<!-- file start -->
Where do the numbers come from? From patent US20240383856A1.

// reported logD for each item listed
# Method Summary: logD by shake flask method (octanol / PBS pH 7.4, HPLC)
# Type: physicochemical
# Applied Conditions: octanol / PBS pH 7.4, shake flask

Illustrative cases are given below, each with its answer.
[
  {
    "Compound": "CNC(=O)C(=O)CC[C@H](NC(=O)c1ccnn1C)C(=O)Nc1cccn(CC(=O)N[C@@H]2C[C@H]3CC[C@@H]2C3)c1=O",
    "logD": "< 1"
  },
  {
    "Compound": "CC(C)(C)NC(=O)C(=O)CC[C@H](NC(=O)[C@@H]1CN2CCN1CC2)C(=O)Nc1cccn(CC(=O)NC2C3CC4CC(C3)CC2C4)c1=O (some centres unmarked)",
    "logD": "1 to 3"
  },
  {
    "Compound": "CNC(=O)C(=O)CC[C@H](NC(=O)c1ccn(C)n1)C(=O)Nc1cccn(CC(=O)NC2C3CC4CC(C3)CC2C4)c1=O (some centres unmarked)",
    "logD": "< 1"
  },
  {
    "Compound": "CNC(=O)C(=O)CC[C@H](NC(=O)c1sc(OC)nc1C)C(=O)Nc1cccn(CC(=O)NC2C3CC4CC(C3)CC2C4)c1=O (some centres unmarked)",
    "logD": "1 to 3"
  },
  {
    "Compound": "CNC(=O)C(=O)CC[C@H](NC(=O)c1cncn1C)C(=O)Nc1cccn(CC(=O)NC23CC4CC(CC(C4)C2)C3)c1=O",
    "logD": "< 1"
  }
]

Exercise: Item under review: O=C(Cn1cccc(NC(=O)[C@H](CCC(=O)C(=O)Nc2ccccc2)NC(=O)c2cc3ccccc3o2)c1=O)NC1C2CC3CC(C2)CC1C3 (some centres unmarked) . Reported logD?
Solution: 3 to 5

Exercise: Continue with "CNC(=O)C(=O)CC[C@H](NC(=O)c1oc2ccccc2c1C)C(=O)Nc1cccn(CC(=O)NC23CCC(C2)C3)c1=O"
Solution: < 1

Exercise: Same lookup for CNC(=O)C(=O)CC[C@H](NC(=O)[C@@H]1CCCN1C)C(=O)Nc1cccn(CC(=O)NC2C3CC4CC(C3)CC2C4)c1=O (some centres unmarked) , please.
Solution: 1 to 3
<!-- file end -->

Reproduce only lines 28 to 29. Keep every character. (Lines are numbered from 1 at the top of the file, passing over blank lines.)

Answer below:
]

Exercise: Item under review: O=C(Cn1cccc(NC(=O)[C@H](CCC(=O)C(=O)Nc2ccccc2)NC(=O)c2cc3ccccc3o2)c1=O)NC1C2CC3CC(C2)CC1C3 (some centres unmarked) . Reported logD?